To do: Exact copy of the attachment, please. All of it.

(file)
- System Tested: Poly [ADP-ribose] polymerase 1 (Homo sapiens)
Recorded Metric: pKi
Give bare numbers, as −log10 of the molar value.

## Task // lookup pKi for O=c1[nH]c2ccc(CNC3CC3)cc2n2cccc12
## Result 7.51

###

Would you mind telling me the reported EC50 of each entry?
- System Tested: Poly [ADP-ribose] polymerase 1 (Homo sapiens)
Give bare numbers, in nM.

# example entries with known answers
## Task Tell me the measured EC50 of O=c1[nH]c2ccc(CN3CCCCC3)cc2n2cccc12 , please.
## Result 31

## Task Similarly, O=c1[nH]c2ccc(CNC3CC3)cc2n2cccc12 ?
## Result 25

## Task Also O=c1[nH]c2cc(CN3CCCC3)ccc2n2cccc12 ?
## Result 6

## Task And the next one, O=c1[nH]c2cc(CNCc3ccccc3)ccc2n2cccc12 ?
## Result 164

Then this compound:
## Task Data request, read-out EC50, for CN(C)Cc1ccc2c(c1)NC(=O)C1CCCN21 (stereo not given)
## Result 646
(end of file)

- System Tested: Poly [ADP-ribose] polymerase 1 (Homo sapiens)
Recorded Metric: pKi
Give bare numbers, as −log10 of the molar value.

## Task // lookup pKi for O=c1[nH]c2ccc(CNC3CC3)cc2n2cccc12
## Result 7.51

###

Would you mind telling me the reported EC50 of each entry?
- System Tested: Poly [ADP-ribose] polymerase 1 (Homo sapiens)
Give bare numbers, in nM.

# example entries with known answers
## Task Tell me the measured EC50 of O=c1[nH]c2ccc(CN3CCCCC3)cc2n2cccc12 , please.
## Result 31

## Task Similarly, O=c1[nH]c2ccc(CNC3CC3)cc2n2cccc12 ?
## Result 25

## Task Also O=c1[nH]c2cc(CN3CCCC3)ccc2n2cccc12 ?
## Result 6

## Task And the next one, O=c1[nH]c2cc(CNCc3ccccc3)ccc2n2cccc12 ?
## Result 164

Then this compound:
## Task Data request, read-out EC50, for CN(C)Cc1ccc2c(c1)NC(=O)C1CCCN21 (stereo not given)
## Result 646